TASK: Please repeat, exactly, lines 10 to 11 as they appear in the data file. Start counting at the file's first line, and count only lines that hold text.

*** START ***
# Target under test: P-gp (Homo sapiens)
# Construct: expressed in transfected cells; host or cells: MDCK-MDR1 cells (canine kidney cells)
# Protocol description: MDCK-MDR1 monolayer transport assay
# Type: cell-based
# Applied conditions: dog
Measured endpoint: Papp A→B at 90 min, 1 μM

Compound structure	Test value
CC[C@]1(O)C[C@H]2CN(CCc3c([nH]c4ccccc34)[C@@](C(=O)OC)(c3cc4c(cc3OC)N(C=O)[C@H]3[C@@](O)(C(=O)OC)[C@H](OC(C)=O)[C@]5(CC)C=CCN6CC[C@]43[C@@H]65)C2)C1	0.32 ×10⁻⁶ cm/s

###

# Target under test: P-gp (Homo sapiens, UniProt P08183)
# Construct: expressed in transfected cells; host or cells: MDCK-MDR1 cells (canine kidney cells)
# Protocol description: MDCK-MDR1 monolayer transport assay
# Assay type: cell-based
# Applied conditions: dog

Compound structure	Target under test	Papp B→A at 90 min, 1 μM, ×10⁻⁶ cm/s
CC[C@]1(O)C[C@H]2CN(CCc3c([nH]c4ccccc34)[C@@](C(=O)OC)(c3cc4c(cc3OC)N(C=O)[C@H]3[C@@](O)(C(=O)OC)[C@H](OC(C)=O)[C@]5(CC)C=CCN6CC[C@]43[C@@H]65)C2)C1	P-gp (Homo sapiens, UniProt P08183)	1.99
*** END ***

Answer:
# Target under test: P-gp (Homo sapiens, UniProt P08183)
# Construct: expressed in transfected cells; host or cells: MDCK-MDR1 cells (canine kidney cells)